16 Chapter 2 The Office Did Not Consistently Provide Decision Makers with Complete and Accurate Information Related to Potential Texas Enterprise Fund Awards The Office did not consistently provide decision makers with complete and accurate information related to potential Texas Enterprise Fund awards. Specifically, the information packets the Office created for consideration by the Governor, the Lieutenant Governor, and the Speaker of the House of Representatives frequently did not include key components or included incorrect information. That occurred because of (1) weaknesses in the Office s review of applications for Texas Enterprise Fund awards, (2) errors in the Office s due diligence process, and (3) the omission of certain components from that process. It was not always possible to determine whether award decisions were supported by information in the Office s records and in the information packets the Office prepared for the Governor, the Lieutenant Governor, and the Speaker of the House of Representatives. The Office s process does not incorporate the use of an objective scoring tool to evaluate applications for awards. 1 Although the Office analyzes and prepares information packets for potential awards, those information packets do not provide recommendations regarding whether to make awards. The State of Texas Contract Management Guide recommends that grant applications be scored using a scoring matrix and that recommendations for grant funding be documented and based on the scoring results. Although the Office is not required to comply with that guide, that guide includes best practices related to contract and grant management that could be helpful to the Office. Based on information from local governments that have incentive funds, using an objective scoring tool could help the Office evaluate potential awards in a consistent manner and maximize the benefits of the Texas Enterprise Fund. Figure 1 on the next page summarizes the Texas Enterprise Fund application and award process. 1 For example, an objective scoring tool would serve as a comprehensive, overall evaluation of all of the individual analyses within the Office s due diligence process and result in a specific recommendation based on that evaluation. Page 10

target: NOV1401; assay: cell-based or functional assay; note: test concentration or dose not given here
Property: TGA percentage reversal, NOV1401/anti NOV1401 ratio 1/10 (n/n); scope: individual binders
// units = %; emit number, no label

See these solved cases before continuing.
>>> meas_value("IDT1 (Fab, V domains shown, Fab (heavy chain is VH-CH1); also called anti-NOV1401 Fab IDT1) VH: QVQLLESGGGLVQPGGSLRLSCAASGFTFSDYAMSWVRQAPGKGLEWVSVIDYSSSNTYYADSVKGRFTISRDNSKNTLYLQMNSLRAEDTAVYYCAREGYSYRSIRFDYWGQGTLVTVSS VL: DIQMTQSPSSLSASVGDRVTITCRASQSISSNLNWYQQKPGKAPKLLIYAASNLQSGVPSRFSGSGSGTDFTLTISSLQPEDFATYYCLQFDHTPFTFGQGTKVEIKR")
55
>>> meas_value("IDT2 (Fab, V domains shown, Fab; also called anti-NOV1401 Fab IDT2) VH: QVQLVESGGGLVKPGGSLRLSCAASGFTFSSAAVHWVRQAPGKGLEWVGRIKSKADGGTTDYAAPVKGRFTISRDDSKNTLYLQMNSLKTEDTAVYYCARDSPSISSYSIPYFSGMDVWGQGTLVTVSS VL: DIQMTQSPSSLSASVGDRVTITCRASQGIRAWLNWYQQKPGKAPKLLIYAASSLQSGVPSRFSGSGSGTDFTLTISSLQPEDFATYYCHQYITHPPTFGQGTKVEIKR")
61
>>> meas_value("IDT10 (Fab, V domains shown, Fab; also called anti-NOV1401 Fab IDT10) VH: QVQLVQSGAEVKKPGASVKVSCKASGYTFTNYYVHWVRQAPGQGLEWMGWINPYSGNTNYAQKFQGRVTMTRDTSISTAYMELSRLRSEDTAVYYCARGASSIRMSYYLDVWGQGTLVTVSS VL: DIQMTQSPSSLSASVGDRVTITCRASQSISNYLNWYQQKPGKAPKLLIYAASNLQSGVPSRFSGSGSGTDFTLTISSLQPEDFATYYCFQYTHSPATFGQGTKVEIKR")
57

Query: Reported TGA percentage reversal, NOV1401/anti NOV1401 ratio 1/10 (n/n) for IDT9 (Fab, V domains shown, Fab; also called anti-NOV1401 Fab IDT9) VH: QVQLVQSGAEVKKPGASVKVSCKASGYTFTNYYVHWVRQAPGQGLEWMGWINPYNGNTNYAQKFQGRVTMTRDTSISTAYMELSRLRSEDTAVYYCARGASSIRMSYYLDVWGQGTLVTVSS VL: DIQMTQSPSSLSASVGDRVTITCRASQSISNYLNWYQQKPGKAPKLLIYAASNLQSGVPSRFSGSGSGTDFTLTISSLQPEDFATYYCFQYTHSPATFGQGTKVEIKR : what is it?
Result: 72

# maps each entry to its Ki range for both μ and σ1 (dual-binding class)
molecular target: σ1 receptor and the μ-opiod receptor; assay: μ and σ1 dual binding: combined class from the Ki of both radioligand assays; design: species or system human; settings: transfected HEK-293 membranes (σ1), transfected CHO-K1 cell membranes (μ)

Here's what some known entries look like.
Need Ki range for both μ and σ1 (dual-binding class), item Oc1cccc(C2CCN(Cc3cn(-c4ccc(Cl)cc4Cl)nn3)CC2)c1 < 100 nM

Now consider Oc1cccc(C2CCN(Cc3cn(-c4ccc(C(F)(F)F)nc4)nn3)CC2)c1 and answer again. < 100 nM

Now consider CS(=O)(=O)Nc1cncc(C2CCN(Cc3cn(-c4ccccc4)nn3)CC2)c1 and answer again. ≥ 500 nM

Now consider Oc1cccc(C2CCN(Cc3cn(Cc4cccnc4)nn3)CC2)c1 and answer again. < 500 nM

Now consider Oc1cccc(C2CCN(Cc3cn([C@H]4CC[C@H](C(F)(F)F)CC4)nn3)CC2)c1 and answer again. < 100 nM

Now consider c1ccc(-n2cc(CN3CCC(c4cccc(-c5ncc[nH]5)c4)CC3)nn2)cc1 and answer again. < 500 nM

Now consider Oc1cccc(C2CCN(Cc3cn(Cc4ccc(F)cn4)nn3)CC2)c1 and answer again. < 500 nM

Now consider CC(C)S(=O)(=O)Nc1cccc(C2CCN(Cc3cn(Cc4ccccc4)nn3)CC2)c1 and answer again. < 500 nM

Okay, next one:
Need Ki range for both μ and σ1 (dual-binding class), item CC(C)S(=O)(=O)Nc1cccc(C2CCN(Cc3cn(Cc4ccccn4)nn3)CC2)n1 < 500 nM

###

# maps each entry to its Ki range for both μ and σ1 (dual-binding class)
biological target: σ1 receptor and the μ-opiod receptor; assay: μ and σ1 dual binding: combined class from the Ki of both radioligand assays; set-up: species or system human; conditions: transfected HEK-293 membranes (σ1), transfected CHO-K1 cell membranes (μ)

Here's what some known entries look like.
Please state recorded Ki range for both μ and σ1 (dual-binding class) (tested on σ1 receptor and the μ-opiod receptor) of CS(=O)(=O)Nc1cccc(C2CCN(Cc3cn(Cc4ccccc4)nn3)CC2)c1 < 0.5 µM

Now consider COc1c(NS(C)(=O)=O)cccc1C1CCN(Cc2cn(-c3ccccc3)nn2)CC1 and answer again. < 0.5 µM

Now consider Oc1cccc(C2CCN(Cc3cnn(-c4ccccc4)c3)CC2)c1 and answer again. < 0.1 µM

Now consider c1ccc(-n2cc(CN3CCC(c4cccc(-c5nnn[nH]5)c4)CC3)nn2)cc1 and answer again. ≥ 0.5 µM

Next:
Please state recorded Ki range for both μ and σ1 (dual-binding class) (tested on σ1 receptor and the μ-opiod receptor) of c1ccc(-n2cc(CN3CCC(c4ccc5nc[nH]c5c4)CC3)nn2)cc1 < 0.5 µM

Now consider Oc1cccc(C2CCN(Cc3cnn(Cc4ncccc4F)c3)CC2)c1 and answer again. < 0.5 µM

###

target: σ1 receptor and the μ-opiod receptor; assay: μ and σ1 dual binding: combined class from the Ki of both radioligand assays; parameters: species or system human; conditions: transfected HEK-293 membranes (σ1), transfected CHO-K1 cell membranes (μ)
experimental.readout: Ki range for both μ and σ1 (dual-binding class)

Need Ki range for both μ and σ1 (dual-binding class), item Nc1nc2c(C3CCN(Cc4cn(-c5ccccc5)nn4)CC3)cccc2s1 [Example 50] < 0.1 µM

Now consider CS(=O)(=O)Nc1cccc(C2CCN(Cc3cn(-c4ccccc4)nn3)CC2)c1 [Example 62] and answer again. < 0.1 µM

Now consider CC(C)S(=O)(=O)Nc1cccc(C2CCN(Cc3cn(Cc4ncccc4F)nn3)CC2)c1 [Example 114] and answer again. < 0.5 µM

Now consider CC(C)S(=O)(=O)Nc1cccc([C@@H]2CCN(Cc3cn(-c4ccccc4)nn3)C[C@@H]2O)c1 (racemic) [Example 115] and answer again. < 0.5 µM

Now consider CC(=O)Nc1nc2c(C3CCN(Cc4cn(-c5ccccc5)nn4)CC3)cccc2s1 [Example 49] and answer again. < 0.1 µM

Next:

17 Figure 1 Texas Enterprise Fund Application and Award Process Texas Enterprise Fund Analyst or Business Development Project Manager Office of the Governor Economic Development and Tourism Division Office of the Governor, the Lieutenant Governor, and the Speaker of the House of Representatives Start Receive application and $1,000 application fee from company, consultant, or community a Application complete? Yes No Conduct due diligence Create packet containing due diligence and save to shared drive Economic Development and Tourism Division discussion conducted as needed b Approved? Yes Texas Enterprise Fund program trustees sign and issue commitment letter No Scan application to shared drive Packet approved by executive director of Economic Development and Tourism Division? No Notify director of business development, manager of business research, business research staff, and appropriate project management staff Yes Negotiate award agreement Announce award any time after the commitment letter has been issued Yes Award agreement revision? No Conduct due diligence for revised terms Execute award agreement End Issue formal decline letter a An application may be withdrawn at any time prior to a formal decline letter or the signing of an award agreement. b Participants in the discussion may include the business development director; the Texas Enterprise Fund analyst; the business research manager; project management staff; the Office of General Counsel; the Office of Compliance; staff from other state agencies, when appropriate; and staff of the Governor, the Lieutenant Governor, and the Speaker of the House of Representatives. Source: Developed by the State Auditor s Office based on information the Office provided. Page 11